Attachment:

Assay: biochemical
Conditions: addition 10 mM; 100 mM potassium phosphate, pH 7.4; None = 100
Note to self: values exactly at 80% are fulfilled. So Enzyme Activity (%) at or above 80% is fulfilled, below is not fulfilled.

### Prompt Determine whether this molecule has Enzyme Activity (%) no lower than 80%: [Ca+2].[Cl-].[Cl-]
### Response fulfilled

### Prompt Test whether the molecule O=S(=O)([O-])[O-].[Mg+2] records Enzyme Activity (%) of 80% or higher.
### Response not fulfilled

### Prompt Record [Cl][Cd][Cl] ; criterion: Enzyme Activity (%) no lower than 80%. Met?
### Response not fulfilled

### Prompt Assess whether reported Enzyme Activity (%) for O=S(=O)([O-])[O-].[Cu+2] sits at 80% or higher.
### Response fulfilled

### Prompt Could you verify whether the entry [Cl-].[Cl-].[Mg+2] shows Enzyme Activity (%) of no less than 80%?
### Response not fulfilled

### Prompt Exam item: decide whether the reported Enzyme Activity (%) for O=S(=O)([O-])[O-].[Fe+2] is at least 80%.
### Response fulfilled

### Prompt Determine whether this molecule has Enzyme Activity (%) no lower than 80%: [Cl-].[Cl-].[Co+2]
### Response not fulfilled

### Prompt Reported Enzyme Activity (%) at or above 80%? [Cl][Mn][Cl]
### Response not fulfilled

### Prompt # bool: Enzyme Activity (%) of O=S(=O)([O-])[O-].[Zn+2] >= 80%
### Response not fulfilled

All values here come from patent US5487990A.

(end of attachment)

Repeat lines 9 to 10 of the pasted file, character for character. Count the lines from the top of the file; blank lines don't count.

### Response not fulfilled

### Prompt Assess whether reported Enzyme Activity (%) for O=S(=O)([O-])[O-].[Cu+2] sits at 80% or higher.